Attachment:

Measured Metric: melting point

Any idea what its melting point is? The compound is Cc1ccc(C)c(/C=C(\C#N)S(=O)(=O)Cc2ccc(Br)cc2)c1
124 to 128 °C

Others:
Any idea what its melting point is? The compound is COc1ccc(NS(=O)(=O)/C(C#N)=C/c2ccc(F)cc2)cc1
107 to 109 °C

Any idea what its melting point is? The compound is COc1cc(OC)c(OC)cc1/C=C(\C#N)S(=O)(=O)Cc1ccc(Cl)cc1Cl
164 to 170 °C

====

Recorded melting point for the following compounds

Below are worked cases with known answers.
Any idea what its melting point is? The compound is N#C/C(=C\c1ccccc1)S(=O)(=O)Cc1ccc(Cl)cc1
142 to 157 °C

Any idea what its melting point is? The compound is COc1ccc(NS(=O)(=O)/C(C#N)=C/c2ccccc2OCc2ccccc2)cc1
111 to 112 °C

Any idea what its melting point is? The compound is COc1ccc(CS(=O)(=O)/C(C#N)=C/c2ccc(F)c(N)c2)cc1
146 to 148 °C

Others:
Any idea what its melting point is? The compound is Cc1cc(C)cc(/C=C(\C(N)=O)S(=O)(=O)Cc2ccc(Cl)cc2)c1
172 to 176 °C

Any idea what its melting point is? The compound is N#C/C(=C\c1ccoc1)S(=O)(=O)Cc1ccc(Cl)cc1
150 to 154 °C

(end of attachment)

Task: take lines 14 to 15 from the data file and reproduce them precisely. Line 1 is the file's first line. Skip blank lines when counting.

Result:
Any idea what its melting point is? The compound is COc1ccc(NS(=O)(=O)/C(C#N)=C/c2ccccc2OCc2ccccc2)cc1
111 to 112 °C